Third Rock Ventures was in the enviable position of turning away some institutional investors when the life sciences venture firm recently closed on $516 million for its third venture fund.
So first let me say, “Congratulations!” to team Third Rock.
Mark Levin has demonstrated at Third Rock and as the chairman and CEO of Cambridge, MA-based Millennium Pharmaceuticals that he can generate excitement around the commercial potential of cutting-edge science like no one else in the business.
However, despite the impressive vote of confidence from the institutional investment community, Third Rock has yet to prove their investment model. To do that, they must demonstrate they can reliably provide cash-in-cash-out returns to those investors sufficient to justify the risk and illiquidity of investing in early stage pharmaceuticals. For that to happen, Third Rock has to sell companies, which takes longer and is even harder than selling individual products to pharma.
If Third Rock sticks to the strategy of funding breakthrough platforms rather than products, they are making the implicit assumption that big pharma will want to get back into the discovery and early development business when they buy a Third Rock company. Otherwise the old venture adage applies: Why buy the cow when you can get the cream? The idea of providing a monopoly or even a major headstart in a particular branch of research hasn’t served the venture community well in the past.
In the 1998 to 2002 time frame, the venture industry proved quite effective at developing platforms—including Levin’s genomics platform at Millennium—in areas like combinatorial chemistry, anti-sense, gene-expression profiling, gene, protein and other “omics” to quote Sydney Brenner.
However, the VCs proved far less successful at realizing the value of those platforms and generating returns for their investors. Much, if not most, of the $8.8 billion Takeda paid to acquire Millennium has been ascribed to Millennium’s lead product bortezomib (Velcade), which was not a product of their genomics platform but came with Millennium’s 1999 acquisition of Leukosite.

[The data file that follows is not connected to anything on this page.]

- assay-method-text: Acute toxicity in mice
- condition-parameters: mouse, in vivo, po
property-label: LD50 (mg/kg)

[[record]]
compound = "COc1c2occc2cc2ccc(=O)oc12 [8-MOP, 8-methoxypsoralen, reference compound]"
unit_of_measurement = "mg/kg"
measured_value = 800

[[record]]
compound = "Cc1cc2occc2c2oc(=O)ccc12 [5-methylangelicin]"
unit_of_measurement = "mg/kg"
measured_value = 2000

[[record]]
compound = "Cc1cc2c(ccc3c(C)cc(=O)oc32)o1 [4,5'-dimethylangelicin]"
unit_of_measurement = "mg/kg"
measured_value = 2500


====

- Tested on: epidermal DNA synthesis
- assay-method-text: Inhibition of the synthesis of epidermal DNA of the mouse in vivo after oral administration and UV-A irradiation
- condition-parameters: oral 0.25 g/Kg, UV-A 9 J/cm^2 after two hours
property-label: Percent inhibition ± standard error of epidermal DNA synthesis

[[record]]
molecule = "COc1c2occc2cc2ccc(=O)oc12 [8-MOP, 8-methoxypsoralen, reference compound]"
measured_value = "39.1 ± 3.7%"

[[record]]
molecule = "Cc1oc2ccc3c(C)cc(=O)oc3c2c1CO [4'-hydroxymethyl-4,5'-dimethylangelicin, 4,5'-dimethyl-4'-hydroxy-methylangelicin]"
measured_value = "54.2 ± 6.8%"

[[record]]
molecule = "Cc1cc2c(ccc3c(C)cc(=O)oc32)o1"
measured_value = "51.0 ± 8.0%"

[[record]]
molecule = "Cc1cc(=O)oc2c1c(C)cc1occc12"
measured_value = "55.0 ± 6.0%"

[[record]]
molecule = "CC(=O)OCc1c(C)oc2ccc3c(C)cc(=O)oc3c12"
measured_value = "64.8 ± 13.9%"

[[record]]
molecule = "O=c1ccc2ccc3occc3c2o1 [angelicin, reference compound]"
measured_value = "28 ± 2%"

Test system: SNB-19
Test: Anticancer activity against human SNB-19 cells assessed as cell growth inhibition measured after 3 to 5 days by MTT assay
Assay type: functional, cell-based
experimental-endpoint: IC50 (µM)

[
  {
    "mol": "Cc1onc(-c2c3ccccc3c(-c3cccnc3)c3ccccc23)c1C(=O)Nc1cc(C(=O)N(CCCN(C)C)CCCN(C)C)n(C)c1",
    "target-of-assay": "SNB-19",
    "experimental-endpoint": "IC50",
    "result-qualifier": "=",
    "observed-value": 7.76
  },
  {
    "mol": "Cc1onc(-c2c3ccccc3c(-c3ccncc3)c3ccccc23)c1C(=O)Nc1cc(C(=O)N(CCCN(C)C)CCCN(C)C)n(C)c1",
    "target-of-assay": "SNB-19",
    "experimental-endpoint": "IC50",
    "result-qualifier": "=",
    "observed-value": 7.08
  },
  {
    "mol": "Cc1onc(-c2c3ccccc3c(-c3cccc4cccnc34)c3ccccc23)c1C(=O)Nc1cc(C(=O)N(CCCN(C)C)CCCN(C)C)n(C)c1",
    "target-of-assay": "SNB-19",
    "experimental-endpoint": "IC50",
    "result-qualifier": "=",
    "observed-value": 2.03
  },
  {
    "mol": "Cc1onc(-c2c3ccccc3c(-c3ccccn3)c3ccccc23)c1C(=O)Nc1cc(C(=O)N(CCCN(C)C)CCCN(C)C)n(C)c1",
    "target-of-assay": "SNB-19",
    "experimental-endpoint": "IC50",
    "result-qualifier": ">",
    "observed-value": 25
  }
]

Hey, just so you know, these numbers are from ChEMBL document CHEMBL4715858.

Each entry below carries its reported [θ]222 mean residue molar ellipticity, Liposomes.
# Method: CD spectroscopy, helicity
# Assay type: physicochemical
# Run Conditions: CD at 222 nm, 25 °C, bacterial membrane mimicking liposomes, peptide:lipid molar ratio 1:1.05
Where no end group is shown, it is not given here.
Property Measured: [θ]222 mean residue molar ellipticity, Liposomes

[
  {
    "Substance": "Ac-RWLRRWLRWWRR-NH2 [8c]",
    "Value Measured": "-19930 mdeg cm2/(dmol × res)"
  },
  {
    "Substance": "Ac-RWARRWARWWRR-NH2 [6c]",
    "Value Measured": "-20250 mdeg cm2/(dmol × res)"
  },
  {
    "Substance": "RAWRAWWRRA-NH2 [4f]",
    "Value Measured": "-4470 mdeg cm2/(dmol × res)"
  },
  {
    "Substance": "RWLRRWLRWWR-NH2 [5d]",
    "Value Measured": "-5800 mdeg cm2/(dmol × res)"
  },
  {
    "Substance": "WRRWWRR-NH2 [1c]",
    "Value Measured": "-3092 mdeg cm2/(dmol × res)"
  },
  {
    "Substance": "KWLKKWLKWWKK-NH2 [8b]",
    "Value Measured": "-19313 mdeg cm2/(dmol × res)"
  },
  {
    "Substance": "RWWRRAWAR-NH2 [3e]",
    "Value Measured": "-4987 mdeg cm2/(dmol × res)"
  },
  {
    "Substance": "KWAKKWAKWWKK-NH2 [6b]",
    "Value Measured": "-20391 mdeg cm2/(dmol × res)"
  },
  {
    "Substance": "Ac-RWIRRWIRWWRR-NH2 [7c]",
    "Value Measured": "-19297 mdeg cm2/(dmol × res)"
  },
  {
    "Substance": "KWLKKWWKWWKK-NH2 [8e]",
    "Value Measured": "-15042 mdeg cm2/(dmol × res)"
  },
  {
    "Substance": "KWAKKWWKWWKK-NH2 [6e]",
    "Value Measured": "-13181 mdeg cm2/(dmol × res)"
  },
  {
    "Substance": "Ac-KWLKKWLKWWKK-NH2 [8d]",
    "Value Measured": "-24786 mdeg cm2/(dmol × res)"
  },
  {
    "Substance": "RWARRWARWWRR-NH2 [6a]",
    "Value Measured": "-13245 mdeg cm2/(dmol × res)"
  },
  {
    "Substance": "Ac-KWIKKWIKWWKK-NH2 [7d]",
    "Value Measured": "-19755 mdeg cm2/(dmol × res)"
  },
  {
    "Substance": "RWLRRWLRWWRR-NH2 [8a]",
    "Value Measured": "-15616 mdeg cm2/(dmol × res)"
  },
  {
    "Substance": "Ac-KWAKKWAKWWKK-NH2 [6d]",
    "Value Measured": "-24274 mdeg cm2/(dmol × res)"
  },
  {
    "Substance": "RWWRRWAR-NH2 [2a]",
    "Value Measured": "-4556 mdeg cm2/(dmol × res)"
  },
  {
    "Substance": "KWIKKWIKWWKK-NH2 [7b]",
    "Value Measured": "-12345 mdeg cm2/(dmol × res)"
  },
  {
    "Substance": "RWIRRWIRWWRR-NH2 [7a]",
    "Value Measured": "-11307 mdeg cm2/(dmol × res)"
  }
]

It’s still relatively early in the game. Levin and co-founders Kevin Starr and Robert Tepper started Third Rock less than six years ago, and it takes most pharmaceutical startups a decade or longer to reach the goal line in terms of creating true value. While Third Rock’s progress in “pharma-time” is clearly impressive, the return multiples from individual investments required for the fund to compete in larger financial market become challenging above five years and virtually prohibitive after ten.
Perhaps Third Rock can do what’s never been done. I wish them well trying. Big pharma, which has a shortage of new drugs under development, needs this kind of support from biotech to address the most pressing challenges and opportunities it faces. We all benefit from successful companies in the sector. However, good works alone are not sufficient to sustain a firm or an industry, as the venture community demonstrated once before. The venture, biotech, and pharmaceutical industries should be pursuing more of these new approaches if we expect to meet the needs of investors and patients and stay in the game.
Standish Fleming is a 29-year veteran of early stage, life sciences investing. He has helped raise and manage six venture funds totaling more than $500 million and served on the boards of 19 venture-backed companies, including Nereus Pharmaceuticals, Ambit Biosciences, Triangle Pharmaceuticals (acquired by Gilead Sciences) and Actigen/Corixa (now part of GSK).
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